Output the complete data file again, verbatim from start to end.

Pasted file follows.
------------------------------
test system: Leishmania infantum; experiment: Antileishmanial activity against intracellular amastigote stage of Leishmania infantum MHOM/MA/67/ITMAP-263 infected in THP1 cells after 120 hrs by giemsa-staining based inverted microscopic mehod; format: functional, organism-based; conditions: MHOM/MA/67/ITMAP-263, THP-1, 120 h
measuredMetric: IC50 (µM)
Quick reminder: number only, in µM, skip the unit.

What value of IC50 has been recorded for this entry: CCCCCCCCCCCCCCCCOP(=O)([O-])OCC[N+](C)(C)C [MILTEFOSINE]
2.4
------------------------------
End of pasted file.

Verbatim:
test system: Leishmania infantum; experiment: Antileishmanial activity against intracellular amastigote stage of Leishmania infantum MHOM/MA/67/ITMAP-263 infected in THP1 cells after 120 hrs by giemsa-staining based inverted microscopic mehod; format: functional, organism-based; conditions: MHOM/MA/67/ITMAP-263, THP-1, 120 h
measuredMetric: IC50 (µM)
Quick reminder: number only, in µM, skip the unit.

What value of IC50 has been recorded for this entry: CCCCCCCCCCCCCCCCOP(=O)([O-])OCC[N+](C)(C)C [MILTEFOSINE]
2.4